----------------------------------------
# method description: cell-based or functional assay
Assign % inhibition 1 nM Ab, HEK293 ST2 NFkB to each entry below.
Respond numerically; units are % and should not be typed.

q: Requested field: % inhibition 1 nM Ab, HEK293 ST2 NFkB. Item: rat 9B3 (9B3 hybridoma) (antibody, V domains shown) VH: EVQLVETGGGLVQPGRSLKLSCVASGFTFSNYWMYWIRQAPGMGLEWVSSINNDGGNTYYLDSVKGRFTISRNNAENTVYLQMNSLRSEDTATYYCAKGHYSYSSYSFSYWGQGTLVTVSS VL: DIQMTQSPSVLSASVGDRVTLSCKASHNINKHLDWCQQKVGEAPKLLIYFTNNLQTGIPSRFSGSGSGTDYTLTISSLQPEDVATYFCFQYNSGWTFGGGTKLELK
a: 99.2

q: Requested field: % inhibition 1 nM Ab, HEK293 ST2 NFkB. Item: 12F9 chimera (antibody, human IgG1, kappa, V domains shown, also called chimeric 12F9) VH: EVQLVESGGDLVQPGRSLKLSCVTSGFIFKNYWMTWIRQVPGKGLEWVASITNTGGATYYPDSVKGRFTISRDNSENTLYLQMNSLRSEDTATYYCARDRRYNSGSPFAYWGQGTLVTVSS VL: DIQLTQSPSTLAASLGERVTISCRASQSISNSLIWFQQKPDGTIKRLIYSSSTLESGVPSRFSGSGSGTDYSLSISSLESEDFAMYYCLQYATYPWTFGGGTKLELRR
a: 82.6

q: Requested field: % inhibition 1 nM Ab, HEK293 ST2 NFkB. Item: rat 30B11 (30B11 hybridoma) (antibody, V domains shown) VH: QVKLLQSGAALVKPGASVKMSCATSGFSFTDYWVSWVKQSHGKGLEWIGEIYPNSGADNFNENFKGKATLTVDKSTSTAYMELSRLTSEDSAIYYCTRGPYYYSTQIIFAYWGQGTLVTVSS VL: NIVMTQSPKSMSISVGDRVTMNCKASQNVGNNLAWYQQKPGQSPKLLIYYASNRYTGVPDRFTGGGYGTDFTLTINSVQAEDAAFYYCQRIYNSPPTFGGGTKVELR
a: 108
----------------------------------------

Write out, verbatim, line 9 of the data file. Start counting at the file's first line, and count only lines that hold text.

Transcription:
a: 108